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Issue #1484      8 December 2010

Protect the Kimberley rally

The Kimberley region is one of the last handful of wilderness areas remaining in the world and it exists in the far north west of Australia – at least a two-day drive from the lawn outside the Cottesloe Civic Centre in the heart of Premier Colin Barnett’s state electorate in coastal suburban Perth.

The struggle to protect the rugged, beautiful Kimberley region is an issue that has ignited passionate interest amongst many people in the Western Australian capital of Perth. One thousand of these passionate people had turned up in the hot midday sun to hear speakers, musicians and other artists present their message of support for the wilderness against a proposal for the industrialisation of the Kimberley beginning with a gas processing hub at James Price Point.

The first speaker was Louise Morris from the Conservation Council who herself had grown up in the town of Port Hedland in the neighbouring region of the Pilbara – itself known for its ancient and rugged beauty. She recalled the trips to the Kimberley in her childhood to enjoy its unspoilt beauty.

World Wildlife Fund director Paul Gamblin said that this rally was only a beginning of the struggle to protect this wilderness icon, and recalled the thousands more who had turned up to the rally to save the Ningaloo Reef that was held at Fremantle just south of where this rally was being held.

However Gamblin reminded the rally that, “Decisions made for the short-term gain for the balance sheet can leave us with a long-term blunder which will cost a lot more to repair.” A new vision was needed instead of a race to the bottom which is what these projects will lead to. Instead of saying, “Take this development and we will give you these schools, hospitals, roads community facilities, there needed to be these services and infrastructure provided from other sustainable sources.”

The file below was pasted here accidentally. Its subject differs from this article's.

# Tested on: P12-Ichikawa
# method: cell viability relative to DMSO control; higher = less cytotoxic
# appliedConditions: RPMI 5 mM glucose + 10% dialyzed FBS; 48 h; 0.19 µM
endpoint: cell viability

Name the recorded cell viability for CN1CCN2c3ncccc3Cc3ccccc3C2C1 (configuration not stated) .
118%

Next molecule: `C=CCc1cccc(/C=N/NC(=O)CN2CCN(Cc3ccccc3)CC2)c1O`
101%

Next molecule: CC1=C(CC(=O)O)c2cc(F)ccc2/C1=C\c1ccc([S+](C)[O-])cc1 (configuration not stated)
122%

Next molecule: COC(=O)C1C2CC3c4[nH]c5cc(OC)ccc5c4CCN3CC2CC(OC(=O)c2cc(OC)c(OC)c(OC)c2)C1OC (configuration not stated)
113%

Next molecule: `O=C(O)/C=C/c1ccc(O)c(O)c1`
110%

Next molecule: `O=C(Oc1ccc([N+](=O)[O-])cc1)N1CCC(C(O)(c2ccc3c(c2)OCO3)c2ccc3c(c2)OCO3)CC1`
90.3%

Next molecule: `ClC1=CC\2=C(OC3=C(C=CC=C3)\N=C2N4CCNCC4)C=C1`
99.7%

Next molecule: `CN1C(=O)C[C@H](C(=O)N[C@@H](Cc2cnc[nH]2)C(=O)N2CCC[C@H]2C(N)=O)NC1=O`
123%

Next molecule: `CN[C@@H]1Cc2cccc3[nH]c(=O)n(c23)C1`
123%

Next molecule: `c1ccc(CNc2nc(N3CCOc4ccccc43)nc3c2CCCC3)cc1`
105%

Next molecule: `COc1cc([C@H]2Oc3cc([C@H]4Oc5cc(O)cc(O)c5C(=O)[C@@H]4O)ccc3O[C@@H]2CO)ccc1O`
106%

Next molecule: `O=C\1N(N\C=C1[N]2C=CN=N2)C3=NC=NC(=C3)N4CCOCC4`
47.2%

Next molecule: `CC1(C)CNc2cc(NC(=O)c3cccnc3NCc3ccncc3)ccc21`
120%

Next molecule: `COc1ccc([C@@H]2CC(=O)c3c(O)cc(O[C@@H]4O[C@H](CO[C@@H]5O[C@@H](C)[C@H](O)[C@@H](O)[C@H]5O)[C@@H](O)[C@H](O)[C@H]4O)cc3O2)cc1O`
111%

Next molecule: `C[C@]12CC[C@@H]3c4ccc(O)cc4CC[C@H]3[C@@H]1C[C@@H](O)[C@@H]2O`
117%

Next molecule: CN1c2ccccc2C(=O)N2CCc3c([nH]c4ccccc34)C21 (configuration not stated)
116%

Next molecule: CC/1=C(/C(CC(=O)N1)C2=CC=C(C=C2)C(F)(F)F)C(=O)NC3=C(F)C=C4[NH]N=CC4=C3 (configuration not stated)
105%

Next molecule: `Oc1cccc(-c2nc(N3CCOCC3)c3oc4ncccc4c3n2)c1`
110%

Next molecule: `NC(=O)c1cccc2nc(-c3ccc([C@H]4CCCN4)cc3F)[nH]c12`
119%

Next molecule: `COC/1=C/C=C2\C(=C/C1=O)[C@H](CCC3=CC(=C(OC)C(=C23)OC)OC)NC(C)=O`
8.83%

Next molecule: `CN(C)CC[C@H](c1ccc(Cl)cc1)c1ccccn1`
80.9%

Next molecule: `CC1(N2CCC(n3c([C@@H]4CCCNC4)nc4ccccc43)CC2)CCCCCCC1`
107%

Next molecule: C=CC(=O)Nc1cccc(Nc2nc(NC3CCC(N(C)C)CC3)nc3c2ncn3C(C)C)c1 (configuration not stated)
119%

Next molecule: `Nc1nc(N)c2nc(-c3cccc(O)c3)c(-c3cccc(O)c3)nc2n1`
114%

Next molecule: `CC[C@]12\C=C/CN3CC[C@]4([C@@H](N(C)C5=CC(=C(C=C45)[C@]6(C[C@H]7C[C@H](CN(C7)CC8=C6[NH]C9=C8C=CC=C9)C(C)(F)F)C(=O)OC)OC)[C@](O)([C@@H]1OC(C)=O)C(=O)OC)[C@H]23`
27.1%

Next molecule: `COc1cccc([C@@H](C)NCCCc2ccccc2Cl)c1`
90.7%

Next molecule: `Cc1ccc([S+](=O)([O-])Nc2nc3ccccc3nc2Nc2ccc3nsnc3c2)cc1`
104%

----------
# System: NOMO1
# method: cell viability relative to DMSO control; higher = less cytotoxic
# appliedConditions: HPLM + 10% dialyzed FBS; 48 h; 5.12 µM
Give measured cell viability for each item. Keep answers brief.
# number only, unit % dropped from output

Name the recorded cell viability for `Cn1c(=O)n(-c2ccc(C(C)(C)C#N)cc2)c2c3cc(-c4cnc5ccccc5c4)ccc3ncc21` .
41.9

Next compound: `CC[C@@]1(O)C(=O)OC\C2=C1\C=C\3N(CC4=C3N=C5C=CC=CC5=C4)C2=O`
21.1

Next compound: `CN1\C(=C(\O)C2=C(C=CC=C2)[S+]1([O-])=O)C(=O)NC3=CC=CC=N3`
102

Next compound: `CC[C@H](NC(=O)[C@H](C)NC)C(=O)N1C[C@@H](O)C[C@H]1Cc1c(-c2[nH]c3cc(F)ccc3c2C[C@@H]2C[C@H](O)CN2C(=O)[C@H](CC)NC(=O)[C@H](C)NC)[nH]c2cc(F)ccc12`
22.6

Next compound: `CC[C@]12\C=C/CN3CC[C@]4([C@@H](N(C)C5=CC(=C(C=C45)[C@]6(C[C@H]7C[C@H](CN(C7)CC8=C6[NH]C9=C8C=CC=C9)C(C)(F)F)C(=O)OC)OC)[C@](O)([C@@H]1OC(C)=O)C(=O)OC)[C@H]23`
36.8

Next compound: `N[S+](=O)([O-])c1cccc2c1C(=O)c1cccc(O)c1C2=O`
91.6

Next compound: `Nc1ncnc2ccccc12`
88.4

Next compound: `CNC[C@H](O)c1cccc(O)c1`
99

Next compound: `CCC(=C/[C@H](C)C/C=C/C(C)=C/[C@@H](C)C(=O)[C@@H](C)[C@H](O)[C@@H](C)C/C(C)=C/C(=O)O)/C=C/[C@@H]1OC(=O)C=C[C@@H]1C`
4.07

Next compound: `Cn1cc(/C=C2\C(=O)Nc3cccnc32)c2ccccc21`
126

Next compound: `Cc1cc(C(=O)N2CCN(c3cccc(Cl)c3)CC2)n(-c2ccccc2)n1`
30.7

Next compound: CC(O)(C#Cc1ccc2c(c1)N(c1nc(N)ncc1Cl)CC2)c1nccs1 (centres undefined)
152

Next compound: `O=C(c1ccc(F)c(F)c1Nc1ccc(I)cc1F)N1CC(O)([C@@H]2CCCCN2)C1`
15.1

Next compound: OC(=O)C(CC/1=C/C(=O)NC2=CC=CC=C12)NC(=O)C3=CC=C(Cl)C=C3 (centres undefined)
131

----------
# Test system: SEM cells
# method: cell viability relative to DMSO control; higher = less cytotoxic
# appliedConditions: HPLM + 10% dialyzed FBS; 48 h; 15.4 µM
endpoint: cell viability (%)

What was also needed to protect the region from the long-term effects of climate change, depletion of fisheries and biodiversity were the creation of terrestrial and marine reserves which would allow flora and fauna to thrive rather than the environment to become degraded and not allow the wildlife to proliferate and thrive.

Peter Robertson, campaign coordinator for the Wilderness Society, one of the organisers of the rally, said that as well as sending messages to Premier Barnett, citizens also needed to send messages to the Gas Hub project partners of Woodside, BHP/Billiton, BP, Shell and Chevron.

The Premier, Robertson said, “Was prepared to ride roughshod over Aboriginal communities, environmental heritage imperatives – world heritage listing and the Aboriginal and non-Aboriginal community in Broome.”

It was also people power that stopped the two dams going ahead in Tasmania in the early 1980s and it is that power in the hands of the people that can once again bring undemocratic, rapacious and greedy capitalism to heel.  

Next article – WA hospital workers take action

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